Pin artist Purrv86 to cease sale of Steven Universe fan pins

Tuesday Bassen’s lawyer says fan pins are often technically art theft

Last week, the artist known as Purrv86 made a difficult decision.

She decided that soon, she’ll no longer sell her popular line of “Steven Universe” Diamond Mural pins.

“After receiving an email from someone who will remain nameless…” She wrote in an Instagram post Thursday, “I have decided to discontinue the Diamond Mural Pins. The reorder of Blue and Yellow will be the last batch I’ll sell.”

There are four different pins in the series, each representing a different Diamond character from the Cartoon Network animated series “Steven Universe”: White Diamond, Yellow Diamond, Blue Diamond and Pink Diamond. In the show, the Diamonds are powerful matriarchs, and appear in four huge murals the main characters encounter when visiting the Diamonds’ home planet.

“I just remember seeing the Diamond Murals in the episode ‘It Could’ve Been Great’ and I just thought that they looked amazing,” she said. “Some time later I thought, wouldn’t it be grand to have them decorating your accessories, showing off their beauty?”

The change of heart was sudden. Just the day before her announcement, the artist, who asked that her name not be disclosed, had shared that a reorder of one of the pins in the series had arrived and was now available for sale in her Etsy store.

The person who had emailed Purrv86 accused her of art theft, and that discussion left a sour taste in her mouth, she said. So while she hadn’t been asked by Cartoon Network or show creator Rebecca Sugar to pull the plug on her pin sales, Purrv8 said she thinks it’s the best course of action.

“I did sketch the designs and tweaked them so that they worked as a pin,” she said. “But it was a valid point. It was based on someone else’s work, and it would give fan artists bad reps.”

 

Artist Purrv86 was inspired to create her Diamond Mural pin series after she saw them in the “Steven Universe” episode “It Could’ve Been Great.” They were designed by Joe Johnston, a storyboard artist and supervising director on the show.

In a community where artists are constantly putting their own spin on their favorite moments in pop culture, with more “fan” pins being added to Etsy everyday, this brings up the topic of counterfeiting, copyright infringement and art theft. Where is the line that determines what is legally acceptable for artists to create in homage to the things they like, and what constitutes the theft of someone else’s work or intellectual property?

“What constitutes art theft, as a general question, is a matter of opinion and a difficult question to answer” said Brandon Dorsky, a Los Angeles-based entertainment lawyer. “It’s misappropriation of someone else’s work or intellectual property that substitutes for theirown independent creation.”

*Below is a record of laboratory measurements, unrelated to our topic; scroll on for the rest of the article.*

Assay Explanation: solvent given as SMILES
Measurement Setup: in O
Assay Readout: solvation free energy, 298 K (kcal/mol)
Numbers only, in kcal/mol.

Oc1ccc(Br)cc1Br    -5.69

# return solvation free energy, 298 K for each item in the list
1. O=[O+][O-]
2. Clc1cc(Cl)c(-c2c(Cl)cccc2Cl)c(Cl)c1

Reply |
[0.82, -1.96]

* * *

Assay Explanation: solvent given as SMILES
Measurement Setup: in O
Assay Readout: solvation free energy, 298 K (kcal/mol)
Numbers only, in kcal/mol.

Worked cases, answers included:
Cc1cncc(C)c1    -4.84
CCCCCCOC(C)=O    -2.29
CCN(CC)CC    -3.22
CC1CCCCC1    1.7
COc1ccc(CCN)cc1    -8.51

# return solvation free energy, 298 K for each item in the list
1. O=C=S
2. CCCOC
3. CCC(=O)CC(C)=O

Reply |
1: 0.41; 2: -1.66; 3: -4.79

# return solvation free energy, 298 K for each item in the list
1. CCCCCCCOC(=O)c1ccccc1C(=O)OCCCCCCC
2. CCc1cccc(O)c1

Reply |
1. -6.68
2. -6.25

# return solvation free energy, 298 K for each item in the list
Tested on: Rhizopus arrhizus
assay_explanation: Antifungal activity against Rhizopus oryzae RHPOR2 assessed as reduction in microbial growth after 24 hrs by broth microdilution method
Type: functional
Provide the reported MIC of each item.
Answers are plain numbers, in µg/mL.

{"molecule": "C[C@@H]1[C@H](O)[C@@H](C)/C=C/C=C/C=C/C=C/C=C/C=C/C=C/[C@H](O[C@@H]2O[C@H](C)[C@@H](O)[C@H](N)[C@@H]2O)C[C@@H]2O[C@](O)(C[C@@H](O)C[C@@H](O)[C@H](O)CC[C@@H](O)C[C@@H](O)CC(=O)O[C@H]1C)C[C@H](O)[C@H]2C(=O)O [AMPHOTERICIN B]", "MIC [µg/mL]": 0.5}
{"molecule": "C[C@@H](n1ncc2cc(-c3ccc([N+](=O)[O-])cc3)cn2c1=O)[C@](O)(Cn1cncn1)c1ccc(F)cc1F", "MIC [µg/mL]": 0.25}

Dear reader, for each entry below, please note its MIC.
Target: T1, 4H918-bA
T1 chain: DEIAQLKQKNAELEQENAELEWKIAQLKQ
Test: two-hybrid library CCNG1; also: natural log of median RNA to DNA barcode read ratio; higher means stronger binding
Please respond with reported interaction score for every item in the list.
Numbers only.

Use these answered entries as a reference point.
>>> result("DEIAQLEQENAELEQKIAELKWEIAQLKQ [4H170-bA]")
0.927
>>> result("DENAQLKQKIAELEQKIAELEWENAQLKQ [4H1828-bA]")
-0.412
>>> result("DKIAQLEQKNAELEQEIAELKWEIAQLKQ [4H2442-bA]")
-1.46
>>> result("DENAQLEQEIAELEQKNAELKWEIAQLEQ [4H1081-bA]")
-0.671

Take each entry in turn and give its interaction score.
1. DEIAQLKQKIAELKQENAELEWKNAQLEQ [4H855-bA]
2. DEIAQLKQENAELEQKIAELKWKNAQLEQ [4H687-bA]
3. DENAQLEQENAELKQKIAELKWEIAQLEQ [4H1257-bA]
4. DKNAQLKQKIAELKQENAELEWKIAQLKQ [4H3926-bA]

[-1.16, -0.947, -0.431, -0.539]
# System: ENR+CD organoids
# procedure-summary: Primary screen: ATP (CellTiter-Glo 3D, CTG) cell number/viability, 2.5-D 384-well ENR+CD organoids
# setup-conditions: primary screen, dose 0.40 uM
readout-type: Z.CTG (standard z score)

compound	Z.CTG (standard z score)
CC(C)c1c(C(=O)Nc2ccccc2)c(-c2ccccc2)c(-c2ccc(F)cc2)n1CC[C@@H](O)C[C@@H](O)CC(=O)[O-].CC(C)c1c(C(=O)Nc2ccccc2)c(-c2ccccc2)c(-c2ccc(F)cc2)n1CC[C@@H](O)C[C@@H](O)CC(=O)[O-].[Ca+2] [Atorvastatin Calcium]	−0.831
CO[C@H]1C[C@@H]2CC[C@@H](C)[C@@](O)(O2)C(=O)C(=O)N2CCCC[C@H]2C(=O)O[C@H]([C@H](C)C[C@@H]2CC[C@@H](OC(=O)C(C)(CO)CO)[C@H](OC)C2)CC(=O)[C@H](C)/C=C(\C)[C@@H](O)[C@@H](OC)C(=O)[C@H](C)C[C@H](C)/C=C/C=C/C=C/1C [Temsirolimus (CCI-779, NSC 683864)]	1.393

Dorsky represented artist Tuesday Bassen in her 2016 lawsuit against the fast fashion giant Zara, and routinely takes cases involving copyrights, trademarks, trade secrets and rights of publicity.

Technically, he said, fan pins could be considered to be art theft in some cases, but often big brands or intellectual property owners don’t go after artists making and selling homages to their favorite pop culture properties for multiple reasons.

“Making your ‘Rick and Morty’ pin, and selling it, that’s committing infringement and committing art theft,” he said. “But unless you’re doing something in great magnitude, the likelihood of even receiving a cease and desist letter is not very high. They (brands) don’t have an agent policing every lot at every festival, or going on Etsy pages.”

Dorksy also said that seldom will the average person see a well-known design, and mistake an artist creating fan pins as the original creator of that character, place, or idea.

Copyright as a legal construct tries to allow for the creation of new copyrights on the back of existing copyright — so that there’s room for artistic interpretation, he said.

“To most people, art theft is, in essence, taking thework of another artist and passing it off as your own, in a way that the original artist could have monetized or exploited” he explained. “For example, if an artist is using Mickey as a character on merchandise to make and sell new merchandise, that has the flavors of art theft and copyright infringement.   But, if an artist used Mickey Mouse to make a parodic commentary on Disney as a whole in an art piece – that should not be considered art theft or copyright infringement.”

Online culture has made it easier than ever for fans to find communities, and to engage in those communities by creating and sharing works of their own. But that has also meant that the line between creator and fan has gotten blurrier and blurrier — and for many creators like Purrv86, that has meant artists may find themselves navigating tricky legal and ethical territory.

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